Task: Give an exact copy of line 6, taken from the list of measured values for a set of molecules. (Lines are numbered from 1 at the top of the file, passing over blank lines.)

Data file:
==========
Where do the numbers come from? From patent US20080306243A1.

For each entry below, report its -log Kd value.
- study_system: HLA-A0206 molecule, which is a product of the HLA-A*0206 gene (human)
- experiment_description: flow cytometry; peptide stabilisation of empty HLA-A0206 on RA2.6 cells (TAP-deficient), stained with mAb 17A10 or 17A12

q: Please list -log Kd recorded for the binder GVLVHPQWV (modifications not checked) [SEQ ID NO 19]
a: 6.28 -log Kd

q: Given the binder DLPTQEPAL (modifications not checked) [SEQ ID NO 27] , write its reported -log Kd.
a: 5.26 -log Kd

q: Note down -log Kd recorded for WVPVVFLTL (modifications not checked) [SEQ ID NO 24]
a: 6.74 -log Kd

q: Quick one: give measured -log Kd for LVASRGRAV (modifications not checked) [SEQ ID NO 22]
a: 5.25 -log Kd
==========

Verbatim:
a: 6.28 -log Kd